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Takao Class Heavy Cruiser

Chokai off China late 30s
Chokai off China late 30s
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Ship Builder Laid Down Launched Completed Fate
Takao Yokosuka Dky 28 Apr 27 12 May 30 31 May 32 Lost31 Jul 1945
Atago Kure Dky 28 Apr 27 16 Jun 30 30 Mar 32 Lost 23 Oct 1944
Maya Kawasaki, Kobe 4 Dec 28 8 Nov 30 30 Jun 32 Lost 23 Oct 1944
Chokai Mitsubishi, N 26 Mar 28 5 Apr 31 30 Jun 32 Lost 25 Oct 1944

Displacement: 9,850 tons/10,007 tonnes (standard); 15,490 tons/15,738 tonnes (full load).
Length: 668ft 6in/203.76m (oa); 631ft 8in/192.54m (pp); 661ft 8in/201.76m (wi).
Beam: 59ft 2in/18.03m; Draught: 20ft 1 in/6.11 m (mean).
Machinery: 4-shaft geared turbines; 12 Kampon boilers.
Performance: 130,000shp=351/2kts; Bunkerage: 2,571 tons oil fuel.
Range: 8,000nm at 14kts.
Protection: 1.5in to 5in main belt; 1.25in max main deck; .5in to 1in upper deck; 3in to 4in end bulkheads; 1in turrets.
Guns: ten 8in (5x2); four 4.7in HA (4xl); two 40mm (2xl).
Torpedoes: eight 24in (4x2).
Aircraft: three, two catapults.
Complement: 773.

Design

In March 1927 a new construction programme was finally authorised which, partly in response to the USA's 'First Cruiser Bill' of May 1924, included four more 10,000-ton 'treaty' cruisers. Until this time, all of the IJN's plans for new ships had met with rejection by the Government. These new cruisers were originally to have been Myoko-type ships, but in 1925 the staff requirements had been changed. Now the ships were to be equipped with 8in guns capable of AA fire, and to have their tubes on the upper deck and better protection to the magazines. Several of the improvements made to the basic Myoko design were the result of information gleaned from the British Kent class, while others, such as the fitting of two catapults, were prompted by developments in the USN.

The design of the hull was essentially the same as that of Myoko, except that Ducol steel was employed instead of HT steel. Welding was used above the upper deck level, and light alloys were incorporated wherever possible to save weight. However, the excess overweight of the Myokos was not realised at the time the new ships were being designed, and caused problems later. The standard displacement, designed at 9,850 tons, was more like 11,400 tons, which resulted in increased draught, lower freeboard, slower speed and reduced range, not to mention suspect stability.

The protective scheme was also similar to that of the previous class, with certain differences. The length of the waterline armoured belt was shorter, magazine protection was thicker and the conning tower was armoured. The magazines were protected by an extension of the side armour belt, which itself was an integral part of the hull in accordance with the current principles of design in Japan, 127mm (5in) thick for its top 8.25ft, but its lower portion was tapered from 76mm to 38mm (3in to 1.5in) at its lower edge. Horizontal protection to the magazines was 47mm. In these ships, protective plating was given to the conning tower. In total, armour represented 2,568 tons, or 16.8 per cent of the 2/3 trials displacement.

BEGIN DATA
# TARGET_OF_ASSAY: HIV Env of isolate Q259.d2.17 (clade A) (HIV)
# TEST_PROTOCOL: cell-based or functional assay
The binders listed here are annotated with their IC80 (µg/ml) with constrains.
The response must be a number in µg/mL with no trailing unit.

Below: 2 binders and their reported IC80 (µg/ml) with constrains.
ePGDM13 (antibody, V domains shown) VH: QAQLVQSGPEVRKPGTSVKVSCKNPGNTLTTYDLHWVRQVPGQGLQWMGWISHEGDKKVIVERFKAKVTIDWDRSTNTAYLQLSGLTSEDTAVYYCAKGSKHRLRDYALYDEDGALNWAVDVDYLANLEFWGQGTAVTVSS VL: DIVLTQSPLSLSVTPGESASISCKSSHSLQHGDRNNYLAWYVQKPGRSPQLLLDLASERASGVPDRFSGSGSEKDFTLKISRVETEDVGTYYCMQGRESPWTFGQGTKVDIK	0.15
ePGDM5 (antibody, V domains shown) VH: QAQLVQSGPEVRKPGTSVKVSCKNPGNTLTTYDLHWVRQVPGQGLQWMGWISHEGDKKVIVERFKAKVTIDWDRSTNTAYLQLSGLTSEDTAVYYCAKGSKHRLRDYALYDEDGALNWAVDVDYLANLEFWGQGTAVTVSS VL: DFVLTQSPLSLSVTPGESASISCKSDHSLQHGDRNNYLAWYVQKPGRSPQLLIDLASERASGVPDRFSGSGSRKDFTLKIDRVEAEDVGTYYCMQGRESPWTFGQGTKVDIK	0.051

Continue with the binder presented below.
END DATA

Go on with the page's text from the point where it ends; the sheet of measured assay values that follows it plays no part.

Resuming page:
Eight-inch 50cal 3 Nendo Shiki 2Go 20.3cm guns were installed as first equipment in this class, unlike the previous ships, which were rearmed with them. They were shipped in model E turrets capable of 70° elevation in three of the class, but by the time that Maya completed, the problems associated with such an extreme elevation had been recognised and she was given E2 turrets in which elevation was reduced to 55°. The secondary armament was reduced to four 4.7in guns, as the main armament was expected to provide AA defence as well. However, the weakness of the light AA in the earlier cruisers was recognised by the inclusion of two Vickers-type 40mm (2pdr) single guns to augment the two 7.7mm MGs, although even this outfit could not be regarded as adequate, even for the mid-1920s. The torpedo outfit was originally intended to comprise twelve 24in tubes in triple banks, but considerations of weight led to the fitting of twin tubes instead. In contrast to the Myokos, the tubes were fitted at upper-deck level and partly sponsoned outboard of the hull. A rapid reloading system was fitted to compensate in part for the reduced torpedo broadside, and sixteen spare torpedoes were carried. Two catapults and the provision to carry three floatplanes was incorporated.

The main machinery was similar to that of Myoko, but increased generating capacity was provided.

All four ships were fitted to serve as Fleet flagships in peacetime and Squadron flagships in war.

Two ships, Takao and Atago, were ordered early in 1927, and the other pair early the following year. Maya, however, was laid down later than scheduled because the yard went bankrupt and had to be bailed out by the Navy.